Whatever the outcome on Election Day, more than 40 percent of American voters will feel despondent, disgusted, and betrayed. Which is why all across the country there are citizen-led efforts underway to heal the divides created by the presidential election, to repair the social fabric, to restore trust and civility.
I’m all for this work—in principle. Civility is better than incivility. Love is better than hate. Done wrong, however, this work could compound our political problems. So before Americans embark on a lot of bridge-building it behooves us to ask just where we’re trying to go.
Let’s start with some historical context.
If there is one lesson to draw from the aftermath of the Civil War—the last time the United States was this polarized—it is that a rush to reunion can entrench injustice. Even at the peak of Reconstruction, as Northern Republicans tried to remake the polity of the South, rhetoric of reunion was used to unify whites across sectional lines against blacks (as well as Native Americans, Chinese immigrants, and other nonwhites).
Reunion meant paying homage to the nobility of the Confederate cause. It meant skipping past moral judgment and moving on to the common endeavor of Gilded Age moneymaking. It meant overlooking “slavery by another name” in the Jim Crow South and “wage slavery” in the industrializing North. It meant enshrining white supremacy.
Reconstruction failed for many reasons. But it might have succeeded in delivering on the idea of equal citizenship had it had more conflict and less consensus. What that means for today is that Americans should be clear-eyed about who wants reunion and why.
For people of widely divergent political stances right now—Trump supporters who feel left behind by a changing economy and culture; Black Lives Matter activists who fundamentally mistrust establishment politics and institutions; passionate Sanders supporters wary of elite neoliberal conspiracy—for all these people, there is good reason not to sign on too soon to reunion and reconciliation. All of them want to disrupt the status quo. None of them is going to pledge civility or bipartisanship if doing so might mean forfeiting the necessary exercise of civic power. And that’s proper.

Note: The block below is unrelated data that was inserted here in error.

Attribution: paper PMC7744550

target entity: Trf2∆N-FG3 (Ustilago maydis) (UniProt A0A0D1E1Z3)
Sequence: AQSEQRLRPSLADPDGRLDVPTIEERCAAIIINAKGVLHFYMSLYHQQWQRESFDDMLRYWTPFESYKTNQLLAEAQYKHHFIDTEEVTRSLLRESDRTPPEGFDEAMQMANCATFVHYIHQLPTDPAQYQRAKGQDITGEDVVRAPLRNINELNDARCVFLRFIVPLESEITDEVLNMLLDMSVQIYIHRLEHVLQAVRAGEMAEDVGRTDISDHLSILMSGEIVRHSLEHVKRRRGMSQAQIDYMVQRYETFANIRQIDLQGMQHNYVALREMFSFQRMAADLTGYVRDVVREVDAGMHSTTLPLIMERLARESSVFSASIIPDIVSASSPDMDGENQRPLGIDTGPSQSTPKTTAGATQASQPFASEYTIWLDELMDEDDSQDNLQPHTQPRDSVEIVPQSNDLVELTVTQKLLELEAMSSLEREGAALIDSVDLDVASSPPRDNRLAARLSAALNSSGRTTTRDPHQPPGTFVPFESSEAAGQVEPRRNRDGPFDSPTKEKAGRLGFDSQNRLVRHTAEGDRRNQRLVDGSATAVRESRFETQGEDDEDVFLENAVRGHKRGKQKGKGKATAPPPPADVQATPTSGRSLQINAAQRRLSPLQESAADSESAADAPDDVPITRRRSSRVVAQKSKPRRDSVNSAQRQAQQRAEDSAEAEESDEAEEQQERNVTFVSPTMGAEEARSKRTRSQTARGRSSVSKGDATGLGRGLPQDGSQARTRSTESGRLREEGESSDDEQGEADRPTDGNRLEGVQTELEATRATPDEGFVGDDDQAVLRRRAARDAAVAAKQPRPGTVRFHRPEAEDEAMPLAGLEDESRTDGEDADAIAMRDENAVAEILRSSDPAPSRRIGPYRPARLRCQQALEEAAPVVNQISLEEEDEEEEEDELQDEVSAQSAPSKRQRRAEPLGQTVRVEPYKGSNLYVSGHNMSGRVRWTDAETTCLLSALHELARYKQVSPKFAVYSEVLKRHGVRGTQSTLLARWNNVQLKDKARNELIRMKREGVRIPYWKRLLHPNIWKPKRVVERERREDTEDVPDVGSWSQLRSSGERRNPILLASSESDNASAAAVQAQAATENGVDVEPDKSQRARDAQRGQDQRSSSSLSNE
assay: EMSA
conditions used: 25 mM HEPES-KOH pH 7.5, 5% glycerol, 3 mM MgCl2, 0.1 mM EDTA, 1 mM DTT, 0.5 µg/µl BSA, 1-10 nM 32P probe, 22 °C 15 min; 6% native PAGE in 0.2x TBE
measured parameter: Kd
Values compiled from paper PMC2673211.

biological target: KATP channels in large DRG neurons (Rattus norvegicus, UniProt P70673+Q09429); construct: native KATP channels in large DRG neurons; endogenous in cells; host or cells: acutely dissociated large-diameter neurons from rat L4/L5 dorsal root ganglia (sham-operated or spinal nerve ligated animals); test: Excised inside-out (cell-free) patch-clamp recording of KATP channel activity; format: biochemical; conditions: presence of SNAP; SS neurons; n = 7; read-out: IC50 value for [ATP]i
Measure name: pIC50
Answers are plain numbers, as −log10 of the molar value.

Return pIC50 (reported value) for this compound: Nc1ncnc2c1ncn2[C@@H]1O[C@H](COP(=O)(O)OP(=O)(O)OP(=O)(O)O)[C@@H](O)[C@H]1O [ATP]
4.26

But maybe you’re not one of those citizens. Maybe you are more of a concerned bystander, someone who has watched in horror as the coarse incivility of Internet comments sections came to life during this campaign. Maybe you just want peace and respect and a civic culture you don’t have to shield your kids from. If that’s the case, it’s all the more important to understand the difference between reckoning and reconciliation.
Reckoning—“facing history and ourselves,” to use the name of a well-regarded educational nonprofit—means naming the inherited power inequities that have brought us our contemporary conflicts. This is the “truth” part of “truth and reconciliation,” the phrase made famous by the process South Africa undertook after apartheid to reckon with its past. Truth is the hard part because it’s about accepting responsibility.
In South Africa, the truth-telling, though painful and courageous, was in one sense simple. The system of apartheid was fresh in the memory, it had been created by the state, and it was dismantled by the state. Its victims and its perpetrators alike could unburden themselves of the moral and psychic costs of their roles.
In the United States, reckoning is by orders of magnitude more complex. There are no clean breaks in recent American history between good and evil, no single line of culpability that leads to a single large group of living Americans being called perpetrators. This is true of the legacy of African-American enslavement. It is also true of all the power imbalances now creating tectonic pressures in our politics: the squeezing of local labor by global capital, the formation of a meritocratic elite detached from everyday Americans, the rigging of public policy to benefit that elite, the depopulation of the middle class, the relative decline of whites and the rise of the rest.